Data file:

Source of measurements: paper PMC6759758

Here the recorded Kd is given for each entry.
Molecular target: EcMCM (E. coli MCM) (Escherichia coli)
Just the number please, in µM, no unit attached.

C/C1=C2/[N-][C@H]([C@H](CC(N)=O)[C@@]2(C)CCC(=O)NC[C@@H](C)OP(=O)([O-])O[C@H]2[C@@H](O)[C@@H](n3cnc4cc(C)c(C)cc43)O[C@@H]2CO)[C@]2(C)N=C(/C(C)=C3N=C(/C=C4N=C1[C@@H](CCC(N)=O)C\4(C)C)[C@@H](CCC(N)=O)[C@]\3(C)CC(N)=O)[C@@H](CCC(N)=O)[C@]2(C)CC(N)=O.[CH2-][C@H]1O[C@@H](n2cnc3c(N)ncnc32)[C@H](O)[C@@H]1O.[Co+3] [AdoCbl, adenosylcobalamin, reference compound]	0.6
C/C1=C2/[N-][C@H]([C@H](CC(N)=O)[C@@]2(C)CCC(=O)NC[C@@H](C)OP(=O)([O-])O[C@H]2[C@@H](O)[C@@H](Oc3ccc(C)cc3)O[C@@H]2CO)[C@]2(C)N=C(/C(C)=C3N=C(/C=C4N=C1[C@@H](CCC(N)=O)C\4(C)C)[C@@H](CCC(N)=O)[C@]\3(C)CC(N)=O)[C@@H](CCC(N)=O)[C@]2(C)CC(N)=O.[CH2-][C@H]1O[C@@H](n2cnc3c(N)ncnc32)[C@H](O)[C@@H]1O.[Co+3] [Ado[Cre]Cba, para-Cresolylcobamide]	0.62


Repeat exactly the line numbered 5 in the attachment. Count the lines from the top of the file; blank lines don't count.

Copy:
C/C1=C2/[N-][C@H]([C@H](CC(N)=O)[C@@]2(C)CCC(=O)NC[C@@H](C)OP(=O)([O-])O[C@H]2[C@@H](O)[C@@H](n3cnc4cc(C)c(C)cc43)O[C@@H]2CO)[C@]2(C)N=C(/C(C)=C3N=C(/C=C4N=C1[C@@H](CCC(N)=O)C\4(C)C)[C@@H](CCC(N)=O)[C@]\3(C)CC(N)=O)[C@@H](CCC(N)=O)[C@]2(C)CC(N)=O.[CH2-][C@H]1O[C@@H](n2cnc3c(N)ncnc32)[C@H](O)[C@@H]1O.[Co+3] [AdoCbl, adenosylcobalamin, reference compound]	0.6